With 2019 her final session in the Montana Legislature, Missoula Sen. Sue Malek has decided to wade into some serious issues, including Medicaid expansion, gun limits and campaign financing. She also intends to keep a close eye on the budget process after constituents took her and other legislators to task for 2017 budget cuts.
“It really hit me in the gut. It was like, ‘Why didn’t I dig in my heels and insist that we stay in a special session if we have to and get this budget right? Why did we walk away?’ ” Malek said in an interview with Missoula Current. “That’s how I’m feeling going into my last session – I’m going to be proactive rather than waiting to see what people behind the scenes have negotiated.”
Like many of Missoula’s legislators, Malek is seasoned, having served as a state representative from 2008 to 2012 and state senator since 2013. Legislative veterans know that more bills are submitted than can be passed during the four-month session. For example, Sens. Steve Fitzpatrick, R-Great Falls, and JP Pomnichowski, D-Bozeman, have submitted more than 140 bills each.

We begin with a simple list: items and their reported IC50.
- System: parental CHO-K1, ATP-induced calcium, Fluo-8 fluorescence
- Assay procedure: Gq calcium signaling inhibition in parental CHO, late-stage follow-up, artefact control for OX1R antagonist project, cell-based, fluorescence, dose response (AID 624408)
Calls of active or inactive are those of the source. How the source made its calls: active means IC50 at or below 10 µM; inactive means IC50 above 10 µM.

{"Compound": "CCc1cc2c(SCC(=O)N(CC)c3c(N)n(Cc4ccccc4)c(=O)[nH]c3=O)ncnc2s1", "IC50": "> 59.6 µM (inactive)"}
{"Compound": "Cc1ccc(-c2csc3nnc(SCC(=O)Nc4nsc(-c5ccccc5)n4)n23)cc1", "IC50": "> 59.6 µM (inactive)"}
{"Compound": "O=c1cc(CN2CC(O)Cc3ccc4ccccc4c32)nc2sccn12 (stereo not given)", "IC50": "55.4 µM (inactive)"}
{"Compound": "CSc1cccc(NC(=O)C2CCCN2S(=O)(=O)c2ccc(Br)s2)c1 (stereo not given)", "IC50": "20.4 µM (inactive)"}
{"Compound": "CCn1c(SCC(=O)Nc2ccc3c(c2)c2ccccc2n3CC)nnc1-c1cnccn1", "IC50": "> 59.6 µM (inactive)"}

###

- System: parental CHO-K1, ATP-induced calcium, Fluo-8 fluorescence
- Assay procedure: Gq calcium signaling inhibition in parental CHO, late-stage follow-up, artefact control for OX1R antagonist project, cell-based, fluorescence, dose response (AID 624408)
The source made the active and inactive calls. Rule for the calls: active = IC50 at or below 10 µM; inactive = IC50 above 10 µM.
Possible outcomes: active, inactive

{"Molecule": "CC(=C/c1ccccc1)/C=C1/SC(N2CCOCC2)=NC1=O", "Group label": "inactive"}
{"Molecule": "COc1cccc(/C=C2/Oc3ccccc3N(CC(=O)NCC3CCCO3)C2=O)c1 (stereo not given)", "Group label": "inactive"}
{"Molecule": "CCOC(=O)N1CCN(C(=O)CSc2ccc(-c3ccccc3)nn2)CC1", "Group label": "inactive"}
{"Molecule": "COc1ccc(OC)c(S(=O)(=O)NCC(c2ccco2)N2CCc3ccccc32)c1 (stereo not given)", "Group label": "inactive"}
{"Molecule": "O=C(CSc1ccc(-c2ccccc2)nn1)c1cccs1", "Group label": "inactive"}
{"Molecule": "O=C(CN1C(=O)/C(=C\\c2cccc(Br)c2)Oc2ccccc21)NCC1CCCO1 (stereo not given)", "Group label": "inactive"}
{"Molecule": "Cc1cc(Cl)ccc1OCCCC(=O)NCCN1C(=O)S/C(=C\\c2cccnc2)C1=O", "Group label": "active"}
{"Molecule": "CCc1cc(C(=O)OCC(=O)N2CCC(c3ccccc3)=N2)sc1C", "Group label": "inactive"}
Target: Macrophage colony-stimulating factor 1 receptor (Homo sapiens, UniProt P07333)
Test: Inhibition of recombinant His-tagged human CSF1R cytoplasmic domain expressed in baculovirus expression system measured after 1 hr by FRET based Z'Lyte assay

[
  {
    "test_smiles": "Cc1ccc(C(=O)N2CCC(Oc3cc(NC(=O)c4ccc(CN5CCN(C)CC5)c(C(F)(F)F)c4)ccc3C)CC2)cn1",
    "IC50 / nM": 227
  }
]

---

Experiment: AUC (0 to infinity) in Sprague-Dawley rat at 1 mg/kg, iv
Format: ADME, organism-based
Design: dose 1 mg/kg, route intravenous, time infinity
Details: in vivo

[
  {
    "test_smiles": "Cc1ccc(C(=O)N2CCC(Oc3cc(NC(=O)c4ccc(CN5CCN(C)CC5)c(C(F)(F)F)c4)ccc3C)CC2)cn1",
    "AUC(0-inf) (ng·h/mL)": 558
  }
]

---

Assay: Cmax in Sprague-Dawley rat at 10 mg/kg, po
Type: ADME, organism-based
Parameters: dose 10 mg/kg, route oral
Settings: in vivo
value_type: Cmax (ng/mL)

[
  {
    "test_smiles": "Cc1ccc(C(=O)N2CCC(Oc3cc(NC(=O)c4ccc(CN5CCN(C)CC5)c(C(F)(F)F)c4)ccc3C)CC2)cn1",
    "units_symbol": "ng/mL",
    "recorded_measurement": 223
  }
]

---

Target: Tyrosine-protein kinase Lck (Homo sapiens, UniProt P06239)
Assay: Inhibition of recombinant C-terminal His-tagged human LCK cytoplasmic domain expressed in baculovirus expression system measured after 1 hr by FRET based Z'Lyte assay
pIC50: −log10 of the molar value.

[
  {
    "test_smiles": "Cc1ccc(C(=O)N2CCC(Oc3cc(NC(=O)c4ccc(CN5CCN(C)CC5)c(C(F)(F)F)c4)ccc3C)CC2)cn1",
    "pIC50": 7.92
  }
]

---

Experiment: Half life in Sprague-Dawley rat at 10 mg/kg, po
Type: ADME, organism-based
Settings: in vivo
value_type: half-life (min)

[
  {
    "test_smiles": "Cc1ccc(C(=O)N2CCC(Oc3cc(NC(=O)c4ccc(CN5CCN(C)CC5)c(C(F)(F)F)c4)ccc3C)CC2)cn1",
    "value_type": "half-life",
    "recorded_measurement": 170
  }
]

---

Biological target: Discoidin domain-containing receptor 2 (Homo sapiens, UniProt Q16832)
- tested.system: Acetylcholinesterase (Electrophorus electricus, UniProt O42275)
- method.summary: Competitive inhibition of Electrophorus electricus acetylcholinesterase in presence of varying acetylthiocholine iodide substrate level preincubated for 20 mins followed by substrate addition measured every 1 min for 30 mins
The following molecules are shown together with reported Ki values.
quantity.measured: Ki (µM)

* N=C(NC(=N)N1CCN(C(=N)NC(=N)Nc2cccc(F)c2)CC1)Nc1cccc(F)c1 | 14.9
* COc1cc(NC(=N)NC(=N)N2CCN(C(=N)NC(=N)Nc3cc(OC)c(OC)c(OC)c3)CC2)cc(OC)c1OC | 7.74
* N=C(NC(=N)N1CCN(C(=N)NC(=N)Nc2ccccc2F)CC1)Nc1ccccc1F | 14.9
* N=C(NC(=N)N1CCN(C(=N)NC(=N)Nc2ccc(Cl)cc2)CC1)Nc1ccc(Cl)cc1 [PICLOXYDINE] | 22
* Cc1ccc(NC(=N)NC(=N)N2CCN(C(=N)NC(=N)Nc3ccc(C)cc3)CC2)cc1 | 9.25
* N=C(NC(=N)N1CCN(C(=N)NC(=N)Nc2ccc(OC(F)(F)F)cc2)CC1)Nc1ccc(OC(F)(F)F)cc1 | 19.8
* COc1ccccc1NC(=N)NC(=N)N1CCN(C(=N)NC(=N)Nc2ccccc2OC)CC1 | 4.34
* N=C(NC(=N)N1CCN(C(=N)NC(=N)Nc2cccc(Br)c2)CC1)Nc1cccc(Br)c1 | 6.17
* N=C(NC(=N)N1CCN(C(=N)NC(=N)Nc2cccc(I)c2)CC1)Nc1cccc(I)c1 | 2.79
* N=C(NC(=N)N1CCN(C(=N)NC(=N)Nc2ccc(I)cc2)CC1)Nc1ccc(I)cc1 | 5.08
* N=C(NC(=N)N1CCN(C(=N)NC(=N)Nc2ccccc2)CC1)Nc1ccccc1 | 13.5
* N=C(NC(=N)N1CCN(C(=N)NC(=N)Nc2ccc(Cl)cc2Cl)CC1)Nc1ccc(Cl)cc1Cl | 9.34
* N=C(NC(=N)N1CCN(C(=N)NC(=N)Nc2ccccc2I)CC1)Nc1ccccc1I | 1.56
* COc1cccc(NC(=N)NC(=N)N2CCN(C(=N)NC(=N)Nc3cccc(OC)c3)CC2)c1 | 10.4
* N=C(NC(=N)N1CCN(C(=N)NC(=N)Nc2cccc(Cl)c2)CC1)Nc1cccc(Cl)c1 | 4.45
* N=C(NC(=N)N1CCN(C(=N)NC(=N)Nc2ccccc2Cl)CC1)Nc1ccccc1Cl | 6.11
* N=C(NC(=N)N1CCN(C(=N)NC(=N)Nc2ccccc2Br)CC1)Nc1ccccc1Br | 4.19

So the earlier that bills are requested, the better their chances of being heard.
Malek submitted three of her 31 bills as early as July, including one to “revise gun laws related to people convicted of stalking or domestic violence.”
Malek said she knows she’ll probably get the same death threats as when she’s supported gun laws in the past. But having worked as a child welfare protective service worker in Anaconda, she’s seen the damaging results of domestic violence.
After reading a 2003 study that found women are five times more likely to be killed in a domestic violence situation if guns are present, she questioned why abusive partners were allowed to keep guns after being convicted.
One county attorney told her he respected her intent but couldn’t support the bill because it would be harder to get men to plead guilty if they knew they’d lose their guns.
“It’s a sad situation for perpetrators – they probably experienced domestic violence themselves. They probably have issues they need to address. But nobody ever says, ‘Stop,’ after a judge has determined that they are a danger,” Malek said. “It’s going to be an interesting hearing, and I’m sure it’s going to be emotional. But we just have to have this discussion of when it’s appropriate (to have guns).”
So far, legislators have submitted 18 bills related to gun laws.